How Tropical Storm Arlene changed the weekend forecast for Florida

Satellite image of Tropical Storm Arlene. its formation changed the weekend forecast for the entire region.

JACKSONVILLE, Fla. – Tropical Depression Arlene formed Friday afternoon in the Gulf of Mexico.

This development has changed the weekend forecast not just for Northeast Florida, but for the vast majority of the state.

But why the change?

Disorganized vs. Organized Systems

Meteorologists knew something was brewing in the Gulf of Mexico over the past several days.

Many computer models indicated a complex of showers and storms was likely to develop.

But the development of a tropical storm was not forecasted.

This disorganized complex was expected to float across the Florida Peninsula this weekend, bringing clouds and bands of rain to much of the region.

But with Tropical Storm Arlene now on the board, the system is expected to slide south.

This key change has everything to do with organization and steering currents.

The change in the forecast is based on the organization of Arlene.

Weaker, disorganized systems have a tendency to drift. This drifting was forecast by the computer models, which is why rain was expected across much of the state.

A tropical storm is more organized and consolidated. This organization allows the system to be steered more by mid and upper-level winds.

These winds will continue to push the tropical depression southward toward the western tip of Cuba.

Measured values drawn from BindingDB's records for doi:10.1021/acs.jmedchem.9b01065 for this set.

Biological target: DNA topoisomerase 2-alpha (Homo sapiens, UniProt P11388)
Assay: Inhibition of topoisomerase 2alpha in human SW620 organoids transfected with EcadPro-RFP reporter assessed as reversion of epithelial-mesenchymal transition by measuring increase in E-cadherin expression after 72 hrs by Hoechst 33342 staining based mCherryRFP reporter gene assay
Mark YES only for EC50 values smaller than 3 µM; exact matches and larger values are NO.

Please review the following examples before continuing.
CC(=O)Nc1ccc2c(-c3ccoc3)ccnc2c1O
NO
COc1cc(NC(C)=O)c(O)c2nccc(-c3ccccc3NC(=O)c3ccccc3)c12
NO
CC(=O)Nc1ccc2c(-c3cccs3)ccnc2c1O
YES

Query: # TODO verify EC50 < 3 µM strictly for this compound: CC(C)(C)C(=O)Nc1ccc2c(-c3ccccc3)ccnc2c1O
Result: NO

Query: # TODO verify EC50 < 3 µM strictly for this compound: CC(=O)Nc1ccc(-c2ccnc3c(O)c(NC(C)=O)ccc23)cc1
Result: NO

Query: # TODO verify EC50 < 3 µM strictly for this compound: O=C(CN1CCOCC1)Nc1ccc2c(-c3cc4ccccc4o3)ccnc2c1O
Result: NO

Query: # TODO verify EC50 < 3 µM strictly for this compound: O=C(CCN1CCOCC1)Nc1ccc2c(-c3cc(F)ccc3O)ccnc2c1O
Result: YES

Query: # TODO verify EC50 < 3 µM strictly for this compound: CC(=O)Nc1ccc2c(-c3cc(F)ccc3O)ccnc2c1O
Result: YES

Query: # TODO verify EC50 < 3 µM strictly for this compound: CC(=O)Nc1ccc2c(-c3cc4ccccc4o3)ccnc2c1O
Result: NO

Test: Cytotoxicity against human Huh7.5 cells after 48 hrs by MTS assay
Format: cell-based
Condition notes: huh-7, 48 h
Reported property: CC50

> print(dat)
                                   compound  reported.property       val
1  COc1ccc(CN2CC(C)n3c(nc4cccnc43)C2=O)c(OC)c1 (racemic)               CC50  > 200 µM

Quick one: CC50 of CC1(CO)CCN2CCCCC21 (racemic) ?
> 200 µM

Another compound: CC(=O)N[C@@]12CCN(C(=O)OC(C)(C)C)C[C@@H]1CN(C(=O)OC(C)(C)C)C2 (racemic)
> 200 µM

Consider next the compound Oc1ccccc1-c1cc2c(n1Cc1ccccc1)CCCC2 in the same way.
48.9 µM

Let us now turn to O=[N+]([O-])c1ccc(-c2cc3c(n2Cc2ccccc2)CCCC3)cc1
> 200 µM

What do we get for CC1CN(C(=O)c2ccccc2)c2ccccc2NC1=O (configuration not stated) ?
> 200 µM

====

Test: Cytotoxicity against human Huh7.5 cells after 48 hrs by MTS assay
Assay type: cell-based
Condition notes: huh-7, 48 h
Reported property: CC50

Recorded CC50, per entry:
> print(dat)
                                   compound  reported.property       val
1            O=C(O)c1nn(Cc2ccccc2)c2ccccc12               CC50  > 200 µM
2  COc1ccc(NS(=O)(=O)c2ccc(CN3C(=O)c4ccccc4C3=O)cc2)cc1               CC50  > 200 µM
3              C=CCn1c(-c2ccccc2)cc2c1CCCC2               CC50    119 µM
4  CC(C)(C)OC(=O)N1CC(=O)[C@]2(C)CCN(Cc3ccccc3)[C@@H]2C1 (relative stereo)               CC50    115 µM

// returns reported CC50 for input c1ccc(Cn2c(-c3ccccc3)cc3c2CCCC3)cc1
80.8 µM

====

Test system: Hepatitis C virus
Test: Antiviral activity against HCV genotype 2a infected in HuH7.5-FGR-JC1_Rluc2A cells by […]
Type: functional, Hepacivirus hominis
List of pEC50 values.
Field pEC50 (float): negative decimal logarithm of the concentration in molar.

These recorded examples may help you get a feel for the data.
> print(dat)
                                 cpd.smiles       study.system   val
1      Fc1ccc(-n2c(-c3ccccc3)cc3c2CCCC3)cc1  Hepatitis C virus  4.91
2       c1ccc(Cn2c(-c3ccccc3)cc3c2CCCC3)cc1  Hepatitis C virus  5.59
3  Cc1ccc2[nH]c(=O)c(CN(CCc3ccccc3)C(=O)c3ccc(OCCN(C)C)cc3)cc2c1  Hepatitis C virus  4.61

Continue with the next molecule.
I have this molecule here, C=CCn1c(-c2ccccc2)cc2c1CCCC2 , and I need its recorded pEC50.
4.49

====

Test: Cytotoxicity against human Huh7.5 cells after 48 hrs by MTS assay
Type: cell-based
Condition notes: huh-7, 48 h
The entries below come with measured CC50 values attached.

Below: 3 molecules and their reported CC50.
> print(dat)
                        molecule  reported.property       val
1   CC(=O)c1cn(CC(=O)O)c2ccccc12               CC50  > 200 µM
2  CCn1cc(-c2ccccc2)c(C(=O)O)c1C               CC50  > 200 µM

With the system so far away, scattered showers are expected in South and Southwest Florida Friday and into the weekend.

The system will not have an impact on the weather in Northeast Florida, as rain chances will be based on a cold front approaching the region.

Could it reorganize?

Some early forecast models indicated the complex could organize in the Atlantic early next week.

That is now very unlikely due to the intense shear that exists in the Florida Straits and the Atlantic.

Wind shear helps keep a lid on tropical activity, and with so much shear in place, the system will not reorganize.

One small change can have a big impact on any forecast. With a more organized complex now in the Gulf, the system will feel more of the effects of the steering currents, keeping the heavy rains well away from Florida.

About the Author:

David Heckard is The Weather Authority's Assistant Chief Meteorologist.